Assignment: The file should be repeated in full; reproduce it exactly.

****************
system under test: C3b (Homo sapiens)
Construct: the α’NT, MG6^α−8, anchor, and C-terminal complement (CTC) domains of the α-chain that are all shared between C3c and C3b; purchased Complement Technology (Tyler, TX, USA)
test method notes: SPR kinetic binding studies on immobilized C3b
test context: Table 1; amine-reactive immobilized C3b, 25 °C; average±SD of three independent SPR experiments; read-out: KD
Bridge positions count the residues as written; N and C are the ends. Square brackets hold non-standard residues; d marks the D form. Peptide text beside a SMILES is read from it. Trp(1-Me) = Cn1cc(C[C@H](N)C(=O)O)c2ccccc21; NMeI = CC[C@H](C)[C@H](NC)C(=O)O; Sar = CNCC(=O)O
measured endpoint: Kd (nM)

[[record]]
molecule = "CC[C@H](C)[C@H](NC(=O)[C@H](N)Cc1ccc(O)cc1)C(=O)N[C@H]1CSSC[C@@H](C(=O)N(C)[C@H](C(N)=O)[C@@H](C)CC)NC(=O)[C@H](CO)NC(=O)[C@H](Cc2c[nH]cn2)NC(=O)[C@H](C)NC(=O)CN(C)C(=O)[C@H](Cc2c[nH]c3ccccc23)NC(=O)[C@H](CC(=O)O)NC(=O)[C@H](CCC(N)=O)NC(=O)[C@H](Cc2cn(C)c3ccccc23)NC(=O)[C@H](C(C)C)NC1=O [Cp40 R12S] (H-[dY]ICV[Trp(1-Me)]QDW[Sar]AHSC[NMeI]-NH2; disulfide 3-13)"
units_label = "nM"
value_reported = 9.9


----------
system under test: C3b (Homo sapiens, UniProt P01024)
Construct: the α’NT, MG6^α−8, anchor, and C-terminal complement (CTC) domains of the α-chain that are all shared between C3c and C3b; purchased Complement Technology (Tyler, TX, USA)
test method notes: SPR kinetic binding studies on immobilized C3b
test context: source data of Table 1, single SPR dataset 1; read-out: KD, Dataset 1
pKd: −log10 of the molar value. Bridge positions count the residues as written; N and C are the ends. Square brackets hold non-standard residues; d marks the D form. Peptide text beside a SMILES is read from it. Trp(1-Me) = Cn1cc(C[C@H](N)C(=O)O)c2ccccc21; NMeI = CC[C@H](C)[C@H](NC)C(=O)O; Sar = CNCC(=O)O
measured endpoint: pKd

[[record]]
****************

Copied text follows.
system under test: C3b (Homo sapiens)
Construct: the α’NT, MG6^α−8, anchor, and C-terminal complement (CTC) domains of the α-chain that are all shared between C3c and C3b; purchased Complement Technology (Tyler, TX, USA)
test method notes: SPR kinetic binding studies on immobilized C3b
test context: Table 1; amine-reactive immobilized C3b, 25 °C; average±SD of three independent SPR experiments; read-out: KD
Bridge positions count the residues as written; N and C are the ends. Square brackets hold non-standard residues; d marks the D form. Peptide text beside a SMILES is read from it. Trp(1-Me) = Cn1cc(C[C@H](N)C(=O)O)c2ccccc21; NMeI = CC[C@H](C)[C@H](NC)C(=O)O; Sar = CNCC(=O)O
measured endpoint: Kd (nM)

[[record]]
molecule = "CC[C@H](C)[C@H](NC(=O)[C@H](N)Cc1ccc(O)cc1)C(=O)N[C@H]1CSSC[C@@H](C(=O)N(C)[C@H](C(N)=O)[C@@H](C)CC)NC(=O)[C@H](CO)NC(=O)[C@H](Cc2c[nH]cn2)NC(=O)[C@H](C)NC(=O)CN(C)C(=O)[C@H](Cc2c[nH]c3ccccc23)NC(=O)[C@H](CC(=O)O)NC(=O)[C@H](CCC(N)=O)NC(=O)[C@H](Cc2cn(C)c3ccccc23)NC(=O)[C@H](C(C)C)NC1=O [Cp40 R12S] (H-[dY]ICV[Trp(1-Me)]QDW[Sar]AHSC[NMeI]-NH2; disulfide 3-13)"
units_label = "nM"
value_reported = 9.9


----------
system under test: C3b (Homo sapiens, UniProt P01024)
Construct: the α’NT, MG6^α−8, anchor, and C-terminal complement (CTC) domains of the α-chain that are all shared between C3c and C3b; purchased Complement Technology (Tyler, TX, USA)
test method notes: SPR kinetic binding studies on immobilized C3b
test context: source data of Table 1, single SPR dataset 1; read-out: KD, Dataset 1
pKd: −log10 of the molar value. Bridge positions count the residues as written; N and C are the ends. Square brackets hold non-standard residues; d marks the D form. Peptide text beside a SMILES is read from it. Trp(1-Me) = Cn1cc(C[C@H](N)C(=O)O)c2ccccc21; NMeI = CC[C@H](C)[C@H](NC)C(=O)O; Sar = CNCC(=O)O
measured endpoint: pKd

[[record]]